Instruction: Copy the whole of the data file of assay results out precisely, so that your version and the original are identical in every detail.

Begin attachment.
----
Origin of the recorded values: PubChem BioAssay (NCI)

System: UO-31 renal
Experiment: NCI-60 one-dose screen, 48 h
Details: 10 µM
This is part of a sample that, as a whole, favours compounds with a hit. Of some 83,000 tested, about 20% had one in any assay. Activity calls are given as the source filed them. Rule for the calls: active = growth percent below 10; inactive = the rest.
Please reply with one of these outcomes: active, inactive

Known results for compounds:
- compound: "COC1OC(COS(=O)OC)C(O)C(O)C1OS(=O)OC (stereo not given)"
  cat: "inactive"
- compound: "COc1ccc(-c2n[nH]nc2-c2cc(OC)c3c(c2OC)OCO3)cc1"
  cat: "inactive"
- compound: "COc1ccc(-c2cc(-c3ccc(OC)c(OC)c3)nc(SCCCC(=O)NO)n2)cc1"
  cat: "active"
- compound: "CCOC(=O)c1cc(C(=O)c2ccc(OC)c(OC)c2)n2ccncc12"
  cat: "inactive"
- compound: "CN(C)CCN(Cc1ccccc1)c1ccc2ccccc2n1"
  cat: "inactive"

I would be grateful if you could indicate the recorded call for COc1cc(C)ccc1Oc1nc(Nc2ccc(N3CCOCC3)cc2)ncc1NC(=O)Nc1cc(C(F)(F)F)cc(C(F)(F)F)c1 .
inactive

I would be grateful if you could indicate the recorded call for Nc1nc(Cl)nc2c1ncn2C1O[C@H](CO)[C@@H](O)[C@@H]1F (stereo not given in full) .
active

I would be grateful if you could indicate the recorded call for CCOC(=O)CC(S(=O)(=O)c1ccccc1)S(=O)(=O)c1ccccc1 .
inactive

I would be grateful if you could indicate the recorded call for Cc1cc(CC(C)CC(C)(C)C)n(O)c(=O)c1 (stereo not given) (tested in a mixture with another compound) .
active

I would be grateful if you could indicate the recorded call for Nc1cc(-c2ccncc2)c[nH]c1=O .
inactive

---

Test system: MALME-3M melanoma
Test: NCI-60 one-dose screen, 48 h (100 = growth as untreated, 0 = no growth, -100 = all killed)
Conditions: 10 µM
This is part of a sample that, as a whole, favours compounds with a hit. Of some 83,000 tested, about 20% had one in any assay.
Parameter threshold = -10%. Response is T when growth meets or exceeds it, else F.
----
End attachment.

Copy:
Origin of the recorded values: PubChem BioAssay (NCI)

System: UO-31 renal
Experiment: NCI-60 one-dose screen, 48 h
Details: 10 µM
This is part of a sample that, as a whole, favours compounds with a hit. Of some 83,000 tested, about 20% had one in any assay. Activity calls are given as the source filed them. Rule for the calls: active = growth percent below 10; inactive = the rest.
Please reply with one of these outcomes: active, inactive

Known results for compounds:
- compound: "COC1OC(COS(=O)OC)C(O)C(O)C1OS(=O)OC (stereo not given)"
  cat: "inactive"
- compound: "COc1ccc(-c2n[nH]nc2-c2cc(OC)c3c(c2OC)OCO3)cc1"
  cat: "inactive"
- compound: "COc1ccc(-c2cc(-c3ccc(OC)c(OC)c3)nc(SCCCC(=O)NO)n2)cc1"
  cat: "active"
- compound: "CCOC(=O)c1cc(C(=O)c2ccc(OC)c(OC)c2)n2ccncc12"
  cat: "inactive"
- compound: "CN(C)CCN(Cc1ccccc1)c1ccc2ccccc2n1"
  cat: "inactive"

I would be grateful if you could indicate the recorded call for COc1cc(C)ccc1Oc1nc(Nc2ccc(N3CCOCC3)cc2)ncc1NC(=O)Nc1cc(C(F)(F)F)cc(C(F)(F)F)c1 .
inactive

I would be grateful if you could indicate the recorded call for Nc1nc(Cl)nc2c1ncn2C1O[C@H](CO)[C@@H](O)[C@@H]1F (stereo not given in full) .
active

I would be grateful if you could indicate the recorded call for CCOC(=O)CC(S(=O)(=O)c1ccccc1)S(=O)(=O)c1ccccc1 .
inactive

I would be grateful if you could indicate the recorded call for Cc1cc(CC(C)CC(C)(C)C)n(O)c(=O)c1 (stereo not given) (tested in a mixture with another compound) .
active

I would be grateful if you could indicate the recorded call for Nc1cc(-c2ccncc2)c[nH]c1=O .
inactive

---

Test system: MALME-3M melanoma
Test: NCI-60 one-dose screen, 48 h (100 = growth as untreated, 0 = no growth, -100 = all killed)
Conditions: 10 µM
This is part of a sample that, as a whole, favours compounds with a hit. Of some 83,000 tested, about 20% had one in any assay.
Parameter threshold = -10%. Response is T when growth meets or exceeds it, else F.